In his final inaugural address, the president sounded like a man who knows his clock is running out. To press the issues for which he wants to be remembered, the four-year calendar is misleading. He appears to know that he has only a few months at best before his congressional opposition turns their attention to their own 2014 re-election prospects — and make it much harder for him to get anything done.
He seemed to be signaling that he has learned from experience. Today's political landscape is polarized. There really are red states and blue states in the USA.
This speech unveiled Obama 2.0, the sequel to the Washington newcomer who was caught off guard by a backlash from the Republicans' tea party right wing not seen in Washington since the days of “white backlash,” as the media dubbed the grass-roots conservative reaction to the Rev. Martin Luther King's civil rights revolution in the 1960s.
Much has changed since those days. But Obama, who has avoided talking much about race for fear of being accused of racial favoritism, did more than pay the usual obligatory tributes to King's birthday holiday and the upcoming 50th anniversary of King's “I Have a Dream” speech.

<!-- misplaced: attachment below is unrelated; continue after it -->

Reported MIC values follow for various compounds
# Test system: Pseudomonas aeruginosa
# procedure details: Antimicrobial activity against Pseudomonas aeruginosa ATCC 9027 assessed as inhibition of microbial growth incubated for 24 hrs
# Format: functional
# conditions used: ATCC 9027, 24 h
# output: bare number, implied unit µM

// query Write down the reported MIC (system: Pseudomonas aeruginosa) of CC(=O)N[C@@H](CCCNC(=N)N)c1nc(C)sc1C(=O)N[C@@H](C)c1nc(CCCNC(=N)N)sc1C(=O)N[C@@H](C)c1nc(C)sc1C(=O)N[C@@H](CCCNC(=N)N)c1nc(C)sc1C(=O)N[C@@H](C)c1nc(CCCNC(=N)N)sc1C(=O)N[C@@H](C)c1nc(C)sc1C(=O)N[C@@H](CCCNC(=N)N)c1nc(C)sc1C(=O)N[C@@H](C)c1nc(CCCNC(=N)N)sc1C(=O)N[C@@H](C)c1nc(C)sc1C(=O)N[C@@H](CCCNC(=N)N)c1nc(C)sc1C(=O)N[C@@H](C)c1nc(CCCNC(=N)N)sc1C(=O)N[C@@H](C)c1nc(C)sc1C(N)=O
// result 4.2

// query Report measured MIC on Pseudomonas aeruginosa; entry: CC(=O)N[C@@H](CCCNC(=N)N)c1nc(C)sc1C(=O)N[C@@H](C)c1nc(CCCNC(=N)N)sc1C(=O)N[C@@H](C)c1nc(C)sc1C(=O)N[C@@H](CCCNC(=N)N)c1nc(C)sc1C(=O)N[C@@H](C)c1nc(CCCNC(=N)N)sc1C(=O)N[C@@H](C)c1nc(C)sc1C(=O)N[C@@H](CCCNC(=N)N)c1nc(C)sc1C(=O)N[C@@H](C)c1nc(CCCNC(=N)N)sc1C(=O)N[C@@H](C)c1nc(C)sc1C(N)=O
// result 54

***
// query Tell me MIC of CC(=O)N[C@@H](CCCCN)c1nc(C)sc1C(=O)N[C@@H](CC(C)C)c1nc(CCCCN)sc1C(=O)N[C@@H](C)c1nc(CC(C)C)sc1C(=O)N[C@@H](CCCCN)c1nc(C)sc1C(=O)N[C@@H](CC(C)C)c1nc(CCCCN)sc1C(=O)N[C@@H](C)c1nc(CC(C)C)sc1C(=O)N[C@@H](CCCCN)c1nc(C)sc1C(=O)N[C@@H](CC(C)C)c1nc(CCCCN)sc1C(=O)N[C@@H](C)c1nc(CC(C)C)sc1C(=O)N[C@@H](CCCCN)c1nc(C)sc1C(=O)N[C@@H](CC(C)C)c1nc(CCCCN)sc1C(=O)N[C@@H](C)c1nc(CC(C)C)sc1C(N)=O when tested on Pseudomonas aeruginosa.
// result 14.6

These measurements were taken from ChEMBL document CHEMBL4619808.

Obama 2.0 updated the agenda to include today's big items, particularly marriage equality, climate change, women's rights and comprehensive immigration reform.
And he presented them in the fashion of Theodore Roosevelt's populist “square deal,” not only as a way for hardworking individuals to get ahead in life regardless of their conditions of birth but as investments in the nation's future.
His opposition disagrees. That's OK. That's their job. But these are the issues on which Obama, repeatedly invoking “We the people,” is betting his legacy. Let the people decide.
TRIBUNE MEDIA SERVICES